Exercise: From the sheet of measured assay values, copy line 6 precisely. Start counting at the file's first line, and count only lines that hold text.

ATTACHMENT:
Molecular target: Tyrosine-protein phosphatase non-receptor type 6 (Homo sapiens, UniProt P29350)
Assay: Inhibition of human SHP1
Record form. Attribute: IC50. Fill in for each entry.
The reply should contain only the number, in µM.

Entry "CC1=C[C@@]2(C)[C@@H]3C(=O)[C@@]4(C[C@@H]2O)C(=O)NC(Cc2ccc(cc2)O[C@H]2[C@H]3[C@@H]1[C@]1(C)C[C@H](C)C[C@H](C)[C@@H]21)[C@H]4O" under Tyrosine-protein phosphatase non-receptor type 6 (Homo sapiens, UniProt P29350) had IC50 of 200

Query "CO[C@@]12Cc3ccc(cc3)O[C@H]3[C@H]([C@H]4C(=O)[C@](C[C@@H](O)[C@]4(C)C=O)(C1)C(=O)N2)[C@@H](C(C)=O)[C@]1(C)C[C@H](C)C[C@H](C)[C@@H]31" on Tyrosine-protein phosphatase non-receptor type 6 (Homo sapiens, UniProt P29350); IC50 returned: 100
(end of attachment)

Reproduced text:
Query "CO[C@@]12Cc3ccc(cc3)O[C@H]3[C@H]([C@H]4C(=O)[C@](C[C@@H](O)[C@]4(C)C=O)(C1)C(=O)N2)[C@@H](C(C)=O)[C@]1(C)C[C@H](C)C[C@H](C)[C@@H]31" on Tyrosine-protein phosphatase non-receptor type 6 (Homo sapiens, UniProt P29350); IC50 returned: 100